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Hastings' Dictionary of the New Testament [1]

PARALYSIS. —In the NT the terms παραλυτικός ( Matthew 9:1-8,  Mark 2:1-12) and παραλελυμένος ( Luke 5:17-26) are employed to designate the nervous affection variously known as paralysis or palsy. Palsy commonly denotes loss of motor power in a muscle or set of muscles, and is equivalent to motor paralysis. When the power of transmitting sensory impressions to the brain centres is lost, we have sensory paralysis . The affliction is due to disease of the cerebral centres or of the nerves, owing to injury or morbid changes. In some cases the paralysis depends on removable causes; most commonly, however, upon alteration of structure involving permanent loss of function. There are two forms of paralysis: hemiplegia , where one side of the body is affected; and paraplegia , where the lower limbs are rendered useless. In the instance above given in the Synoptics the term used by Lk. (παραλελυμένος) indicates that it was not a case of hysterical paralysis where a shock would be available to remove the trouble (Bennett), but that it was rather paralysis arising from serious nervous disease. All three Evangelists make prominent the impression of Divine power and majesty caused by this significant healing work of Jesus. And St. Luke prefaces his account with the additional reference to the power of God. ‘The power of the Lord was with him to heal’ (εἰς τὸ ἰᾶσθαι). All the accounts likewise record a mighty expectation of healing on the part of the friends, leading them to overcome all obstacles in the path to the great Healer—an expectation which we may believe energized also in the one to be healed. The combination of a vitalizing faith on the part of the people, and the activity of Divine power and healing purpose in Jesus, was precisely such as was most favourable to efficient curative action. St. Luke’s account may be placed side by side with his record of our Lord’s words ascribing His healing to the direct action of the Divine power ( Luke 11:20), and the whole compared with the statement repeatedly ascribed to Jesus in the Fourth Gospel, that the source of all healing power (as of true wisdom) was in the Divine indwelling (see art. Miracles). For the question arising here as to the connexion between the infirmity and human sin, see art. Impotence.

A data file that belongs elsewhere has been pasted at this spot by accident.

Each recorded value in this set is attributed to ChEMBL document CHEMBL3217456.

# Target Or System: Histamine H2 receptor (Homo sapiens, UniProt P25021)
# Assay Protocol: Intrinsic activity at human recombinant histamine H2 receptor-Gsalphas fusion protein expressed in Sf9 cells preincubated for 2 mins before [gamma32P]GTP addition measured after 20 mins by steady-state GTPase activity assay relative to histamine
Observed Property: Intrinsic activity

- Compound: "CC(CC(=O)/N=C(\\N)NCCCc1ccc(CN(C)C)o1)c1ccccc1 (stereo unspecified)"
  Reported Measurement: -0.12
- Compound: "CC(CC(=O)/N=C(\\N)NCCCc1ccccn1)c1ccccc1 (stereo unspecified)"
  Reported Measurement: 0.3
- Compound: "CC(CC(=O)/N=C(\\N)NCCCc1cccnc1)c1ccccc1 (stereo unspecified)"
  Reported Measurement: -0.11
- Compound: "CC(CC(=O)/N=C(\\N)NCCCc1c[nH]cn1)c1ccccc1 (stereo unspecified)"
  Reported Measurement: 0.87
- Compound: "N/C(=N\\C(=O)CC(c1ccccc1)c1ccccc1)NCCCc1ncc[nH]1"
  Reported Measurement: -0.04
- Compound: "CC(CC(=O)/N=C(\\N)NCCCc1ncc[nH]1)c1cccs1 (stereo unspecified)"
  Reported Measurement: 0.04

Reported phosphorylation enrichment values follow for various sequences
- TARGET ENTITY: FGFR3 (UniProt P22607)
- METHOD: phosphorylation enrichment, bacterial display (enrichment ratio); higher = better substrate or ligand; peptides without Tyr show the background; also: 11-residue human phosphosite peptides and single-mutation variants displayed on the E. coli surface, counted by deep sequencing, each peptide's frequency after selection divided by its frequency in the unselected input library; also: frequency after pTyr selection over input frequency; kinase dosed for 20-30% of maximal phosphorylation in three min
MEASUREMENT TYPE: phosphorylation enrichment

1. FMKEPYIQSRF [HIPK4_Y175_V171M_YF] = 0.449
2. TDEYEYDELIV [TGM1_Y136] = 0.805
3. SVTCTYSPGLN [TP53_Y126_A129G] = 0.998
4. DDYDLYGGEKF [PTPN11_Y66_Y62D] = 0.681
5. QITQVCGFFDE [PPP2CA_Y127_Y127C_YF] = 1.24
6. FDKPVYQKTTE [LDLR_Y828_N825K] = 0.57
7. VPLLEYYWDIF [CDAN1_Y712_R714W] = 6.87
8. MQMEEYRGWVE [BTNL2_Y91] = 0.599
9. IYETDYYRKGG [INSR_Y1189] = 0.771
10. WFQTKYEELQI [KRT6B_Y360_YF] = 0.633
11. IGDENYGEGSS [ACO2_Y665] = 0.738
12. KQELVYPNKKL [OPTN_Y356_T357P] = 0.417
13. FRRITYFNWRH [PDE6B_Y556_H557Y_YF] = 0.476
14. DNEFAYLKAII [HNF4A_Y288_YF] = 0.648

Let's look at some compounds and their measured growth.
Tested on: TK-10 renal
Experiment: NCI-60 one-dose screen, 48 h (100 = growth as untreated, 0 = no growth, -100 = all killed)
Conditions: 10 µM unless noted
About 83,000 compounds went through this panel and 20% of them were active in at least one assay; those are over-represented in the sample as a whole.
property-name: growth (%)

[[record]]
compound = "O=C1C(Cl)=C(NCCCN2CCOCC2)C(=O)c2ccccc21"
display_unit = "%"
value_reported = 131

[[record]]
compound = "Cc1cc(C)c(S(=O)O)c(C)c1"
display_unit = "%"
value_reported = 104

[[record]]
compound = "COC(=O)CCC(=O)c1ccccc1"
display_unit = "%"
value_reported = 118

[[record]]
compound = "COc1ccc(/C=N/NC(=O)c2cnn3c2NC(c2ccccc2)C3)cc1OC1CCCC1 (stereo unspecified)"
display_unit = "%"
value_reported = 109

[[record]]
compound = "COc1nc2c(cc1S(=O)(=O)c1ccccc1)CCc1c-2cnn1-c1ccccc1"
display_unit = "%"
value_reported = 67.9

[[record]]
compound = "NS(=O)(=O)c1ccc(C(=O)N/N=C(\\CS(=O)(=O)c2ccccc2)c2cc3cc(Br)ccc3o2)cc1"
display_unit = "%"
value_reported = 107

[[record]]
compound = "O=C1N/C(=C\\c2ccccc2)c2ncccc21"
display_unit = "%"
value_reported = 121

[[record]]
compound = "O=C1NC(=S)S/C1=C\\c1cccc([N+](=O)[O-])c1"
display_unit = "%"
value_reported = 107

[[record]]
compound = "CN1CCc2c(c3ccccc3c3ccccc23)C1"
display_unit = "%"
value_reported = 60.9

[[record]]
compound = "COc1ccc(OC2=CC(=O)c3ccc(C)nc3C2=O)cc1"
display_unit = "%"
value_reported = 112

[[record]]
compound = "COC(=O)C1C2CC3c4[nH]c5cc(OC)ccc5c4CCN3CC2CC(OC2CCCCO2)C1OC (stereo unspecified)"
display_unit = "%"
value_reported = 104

The case of the Centurion’s servant ( Matthew 8:5-13,  Luke 7:2-10) is marked by one feature which is significant. The patient was ‘grievously tormented’ (δεινῶς βασανιζόμενος), where, however, the description is not given by Luke, but by Matthew. The indication may therefore not be medically so suggestive. Bennett ( Diseases of Bible ) inclines to regard it as a case probably of ‘progressive paralysis attended by muscular spasms and involving respiratory movements,’ while Macalister (art. ‘Medicine’ in Hasting's Dictionary of the Bible), on the ground of Matthew’s description of the pain involved, prefers to regard it as one ‘possibly of spinal meningitis.’ The narratives are, however, not medical, and their central interest lies in the centurion’s ‘great faith’ so warmly eulogized by Jesus, and in his simple straightforward conception of the nature of the power and authority possessed by our Lord. He compares it to the authority conferred upon and exercised by himself—on the one hand being a power derived from the supreme source of all authority, and on the other being absolute in enforcing and obtaining promptest obedience. It is significant that our Lord accepts this conception, and commends in the fullest fashion the faith of which it was a part (see art. Cures).

T. H. Wright.

Webster's Dictionary [2]

(n.) Abolition of function, whether complete or partial; esp., the loss of the power of voluntary motion, with or without that of sensation, in any part of the body; palsy. See Hemiplegia, and Paraplegia. Also used figuratively.

Holman Bible Dictionary [3]

PalsyDisabilities And Deformities